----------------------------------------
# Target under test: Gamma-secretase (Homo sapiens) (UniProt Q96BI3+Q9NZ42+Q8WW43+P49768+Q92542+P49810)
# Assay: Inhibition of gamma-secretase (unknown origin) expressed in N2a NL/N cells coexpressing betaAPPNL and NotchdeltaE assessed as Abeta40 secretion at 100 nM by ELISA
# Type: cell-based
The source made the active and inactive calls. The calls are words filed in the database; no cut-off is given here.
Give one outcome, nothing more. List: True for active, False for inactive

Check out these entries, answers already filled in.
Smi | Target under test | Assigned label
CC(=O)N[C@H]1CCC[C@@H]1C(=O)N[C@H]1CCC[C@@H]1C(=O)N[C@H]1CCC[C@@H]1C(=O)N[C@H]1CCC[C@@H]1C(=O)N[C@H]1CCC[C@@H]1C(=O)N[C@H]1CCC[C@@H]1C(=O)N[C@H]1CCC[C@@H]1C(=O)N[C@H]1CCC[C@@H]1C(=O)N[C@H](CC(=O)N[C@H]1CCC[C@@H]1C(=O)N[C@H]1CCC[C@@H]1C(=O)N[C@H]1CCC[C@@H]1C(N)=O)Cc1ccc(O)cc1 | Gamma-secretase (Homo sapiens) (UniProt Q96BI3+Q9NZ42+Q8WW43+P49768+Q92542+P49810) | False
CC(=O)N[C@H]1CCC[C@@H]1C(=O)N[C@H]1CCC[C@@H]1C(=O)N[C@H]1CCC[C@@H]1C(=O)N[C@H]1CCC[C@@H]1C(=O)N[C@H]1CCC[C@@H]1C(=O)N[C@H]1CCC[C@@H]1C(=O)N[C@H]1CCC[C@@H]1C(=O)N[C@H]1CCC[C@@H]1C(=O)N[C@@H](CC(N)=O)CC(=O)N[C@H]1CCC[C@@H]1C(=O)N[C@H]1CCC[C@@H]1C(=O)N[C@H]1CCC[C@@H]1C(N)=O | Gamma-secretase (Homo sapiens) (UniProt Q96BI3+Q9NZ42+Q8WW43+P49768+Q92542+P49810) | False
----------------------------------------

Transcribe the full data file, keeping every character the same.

# Target under test: Gamma-secretase (Homo sapiens) (UniProt Q96BI3+Q9NZ42+Q8WW43+P49768+Q92542+P49810)
# Assay: Inhibition of gamma-secretase (unknown origin) expressed in N2a NL/N cells coexpressing betaAPPNL and NotchdeltaE assessed as Abeta40 secretion at 100 nM by ELISA
# Type: cell-based
The source made the active and inactive calls. The calls are words filed in the database; no cut-off is given here.
Give one outcome, nothing more. List: True for active, False for inactive

Check out these entries, answers already filled in.
Smi | Target under test | Assigned label
CC(=O)N[C@H]1CCC[C@@H]1C(=O)N[C@H]1CCC[C@@H]1C(=O)N[C@H]1CCC[C@@H]1C(=O)N[C@H]1CCC[C@@H]1C(=O)N[C@H]1CCC[C@@H]1C(=O)N[C@H]1CCC[C@@H]1C(=O)N[C@H]1CCC[C@@H]1C(=O)N[C@H]1CCC[C@@H]1C(=O)N[C@H](CC(=O)N[C@H]1CCC[C@@H]1C(=O)N[C@H]1CCC[C@@H]1C(=O)N[C@H]1CCC[C@@H]1C(N)=O)Cc1ccc(O)cc1 | Gamma-secretase (Homo sapiens) (UniProt Q96BI3+Q9NZ42+Q8WW43+P49768+Q92542+P49810) | False
CC(=O)N[C@H]1CCC[C@@H]1C(=O)N[C@H]1CCC[C@@H]1C(=O)N[C@H]1CCC[C@@H]1C(=O)N[C@H]1CCC[C@@H]1C(=O)N[C@H]1CCC[C@@H]1C(=O)N[C@H]1CCC[C@@H]1C(=O)N[C@H]1CCC[C@@H]1C(=O)N[C@H]1CCC[C@@H]1C(=O)N[C@@H](CC(N)=O)CC(=O)N[C@H]1CCC[C@@H]1C(=O)N[C@H]1CCC[C@@H]1C(=O)N[C@H]1CCC[C@@H]1C(N)=O | Gamma-secretase (Homo sapiens) (UniProt Q96BI3+Q9NZ42+Q8WW43+P49768+Q92542+P49810) | False